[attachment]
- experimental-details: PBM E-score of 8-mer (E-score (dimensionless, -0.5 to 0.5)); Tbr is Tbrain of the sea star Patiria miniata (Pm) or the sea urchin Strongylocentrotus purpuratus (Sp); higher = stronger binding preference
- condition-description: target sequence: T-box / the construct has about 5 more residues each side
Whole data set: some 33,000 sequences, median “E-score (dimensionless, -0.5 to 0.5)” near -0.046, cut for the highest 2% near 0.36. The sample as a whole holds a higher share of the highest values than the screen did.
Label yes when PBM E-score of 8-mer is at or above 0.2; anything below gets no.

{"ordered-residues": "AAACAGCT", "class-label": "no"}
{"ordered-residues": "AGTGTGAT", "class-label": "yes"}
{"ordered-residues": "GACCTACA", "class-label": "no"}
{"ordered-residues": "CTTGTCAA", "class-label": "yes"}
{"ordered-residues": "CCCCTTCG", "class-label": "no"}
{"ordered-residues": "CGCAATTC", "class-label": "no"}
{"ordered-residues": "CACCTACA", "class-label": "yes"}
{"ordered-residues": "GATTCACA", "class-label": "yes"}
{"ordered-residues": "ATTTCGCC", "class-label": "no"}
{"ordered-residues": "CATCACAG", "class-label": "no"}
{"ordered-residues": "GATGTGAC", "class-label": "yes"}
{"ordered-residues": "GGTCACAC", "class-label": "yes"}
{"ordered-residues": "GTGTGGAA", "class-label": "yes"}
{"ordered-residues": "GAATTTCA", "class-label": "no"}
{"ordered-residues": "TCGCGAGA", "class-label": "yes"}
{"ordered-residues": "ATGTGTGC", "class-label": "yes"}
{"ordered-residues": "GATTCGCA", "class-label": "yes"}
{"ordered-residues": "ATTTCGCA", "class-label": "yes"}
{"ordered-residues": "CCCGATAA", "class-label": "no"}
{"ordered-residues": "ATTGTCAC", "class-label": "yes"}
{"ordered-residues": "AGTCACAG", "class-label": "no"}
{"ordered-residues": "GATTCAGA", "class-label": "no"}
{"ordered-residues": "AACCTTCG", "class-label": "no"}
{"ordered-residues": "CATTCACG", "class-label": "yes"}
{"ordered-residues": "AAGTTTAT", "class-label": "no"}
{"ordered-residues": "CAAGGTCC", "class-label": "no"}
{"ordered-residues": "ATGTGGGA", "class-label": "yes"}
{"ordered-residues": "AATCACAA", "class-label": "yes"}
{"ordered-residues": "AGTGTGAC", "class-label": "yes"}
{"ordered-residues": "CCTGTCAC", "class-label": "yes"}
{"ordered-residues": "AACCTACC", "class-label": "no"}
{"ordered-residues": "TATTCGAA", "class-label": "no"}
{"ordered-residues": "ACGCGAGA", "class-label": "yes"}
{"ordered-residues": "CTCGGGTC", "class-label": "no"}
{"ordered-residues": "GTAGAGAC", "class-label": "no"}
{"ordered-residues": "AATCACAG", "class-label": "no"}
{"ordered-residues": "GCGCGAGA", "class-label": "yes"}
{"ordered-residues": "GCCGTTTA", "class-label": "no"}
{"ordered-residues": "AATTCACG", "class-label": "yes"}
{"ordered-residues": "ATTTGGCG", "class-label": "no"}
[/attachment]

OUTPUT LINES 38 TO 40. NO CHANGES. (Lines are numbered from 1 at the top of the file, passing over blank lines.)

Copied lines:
{"ordered-residues": "CTCGGGTC", "class-label": "no"}
{"ordered-residues": "GTAGAGAC", "class-label": "no"}
{"ordered-residues": "AATCACAG", "class-label": "no"}